|Accessories|| User’s manual|
1 x I/O Shield
2 x SATA 6.0Gb/s
1 x CPU FAN
1 x Support DVD
ASUS PC Probe II
Anti-virus software (OEM version)
|Form Factor|| uATX Form Factor|
9.6 inch x 7.2 inch ( 24.4 cm x 18.3 cm )
A board’s layout is important as the positioning of components can dictate
compatibility with other products like third party heatsinks and also disrupt
airflow, making a system more thermally challenging.
For enthusiasts, the options available within the UEFI/BIOS can turn
a good board into a great one. The ability to manipulate frequencies, voltages,
and fan control settings vary depending on the hardware and the amount of trust
placed in the users’ hands by the manufacturer.
UEFI Summary: Asus E35M1-M Pro
|APU Frequency||90 to 300 MHz|
|-0.3V to +0.5V in 0.00625V increments|
|VDDNB Voltage||-0.3V to +0.5V in 0.00625V increments|
SB 1.1V Voltage
|1.1V (default), 1.2V, 1.3V|
|APU1.8V Voltage||1.8V (default), 1.9V, 2.0V, 2.1V|
|APU1.05V Voltage||1.05V (default) to 1.55V in 0.01V increments|
|DRAM Voltage||1.35V to 2.30V in 0.01V increments|
|Memory Timing Control||Basic|
|CPU/Chassis Fan Profiles||Standard, Silent, Turbo, Manual|
|CPU Fan Lower-Upper Temperature||20 to 75|
|CPU Fan Min-Max Duty Cycle||20% to 100%|
|Chassis Fan Lower-Upper Temperature||40 (fixed) to 90|
|Chassis Fan Min-Max Duty Cycle||60% to 100%|
Surprisingly the E35M1-M Pro might be capable of heavy overclocking. A variety of voltage options are available and the APU frequency can be increased. With a massive heatsink, cooling shouldn’t be too much of an issue. Fan control is offered on both fan headers, with 20% and 60% minimum speeds for the CPU and Chassis fan respectively. The 4-pin CPU fan header supports both PWM and voltage control.
Measurement and Analysis Tools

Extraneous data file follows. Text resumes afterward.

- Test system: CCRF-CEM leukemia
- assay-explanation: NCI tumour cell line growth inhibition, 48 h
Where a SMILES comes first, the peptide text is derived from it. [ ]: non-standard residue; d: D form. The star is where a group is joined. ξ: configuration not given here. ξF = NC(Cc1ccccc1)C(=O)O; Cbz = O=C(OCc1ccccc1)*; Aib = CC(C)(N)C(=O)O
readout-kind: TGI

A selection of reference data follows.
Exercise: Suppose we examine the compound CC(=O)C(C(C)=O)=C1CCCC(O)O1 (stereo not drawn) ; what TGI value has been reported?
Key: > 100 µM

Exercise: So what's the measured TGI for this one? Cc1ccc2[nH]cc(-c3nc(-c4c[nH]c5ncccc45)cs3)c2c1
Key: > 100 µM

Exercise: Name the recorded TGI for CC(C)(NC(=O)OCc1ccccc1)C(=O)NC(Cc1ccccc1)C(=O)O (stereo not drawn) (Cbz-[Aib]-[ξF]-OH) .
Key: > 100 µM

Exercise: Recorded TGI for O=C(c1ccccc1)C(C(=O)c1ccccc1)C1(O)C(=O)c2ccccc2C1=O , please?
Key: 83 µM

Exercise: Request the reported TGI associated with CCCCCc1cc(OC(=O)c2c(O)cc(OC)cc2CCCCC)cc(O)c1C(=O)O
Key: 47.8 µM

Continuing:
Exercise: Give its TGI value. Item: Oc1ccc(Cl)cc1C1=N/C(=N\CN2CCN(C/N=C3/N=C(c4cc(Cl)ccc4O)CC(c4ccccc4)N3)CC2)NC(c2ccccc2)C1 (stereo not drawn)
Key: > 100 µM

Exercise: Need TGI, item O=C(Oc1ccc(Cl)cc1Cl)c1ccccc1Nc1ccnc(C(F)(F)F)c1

Timed Benchmark Test Details
Video Test Suite
Rush Hour 3 Trailer 1 is a H.264 encoded clip inside an
Apple Quicktime container.
H.264: Space is a 1080p x264 clip encoded from
H.264: Crash is a 1080p x264 clip encoded from the
Blu-ray: Disturbia is a short section (chapter
4) of the Blu-ray version of Disturbia, the motion picture, played
directly off the Blu-ray disc. It is encoded with H.264/AVC.
Blu-ray: Becoming Jane is a short section
(chapter 7) of the Blu-ray version of Becoming Jane, the motion
picture, played directly off the Blu-ray disc. It is encoded with
Estimating DC Power
The following power efficiency figures were obtained for the
Seasonic SS-400ET used in our test system:
Seasonic SS-400ET Test Results
DC Output (W)
AC Input (W)
This data is enough to give us a very good estimate of DC demand in our test
system. We extrapolate the DC power output from the measured AC power input
based on this data. We won’t go through the math; it’s easy enough to figure
out for yourself if you really want to.
If available, the latest motherboard BIOS is installed prior to testing. Certain services/features
like Indexing, Superfetch, System Restore, and Windows Defender are disabled
to prevent them from causing spikes in CPU/HDD usage. We also make note if energy
saving features like Cool’n’Quiet/SpeedStep or S3 suspend-to-RAM do not function
Our first test procedure is designed to determine the overall system power consumption
at various states (measured using a Seasonic Power Angel). To stress CPUs we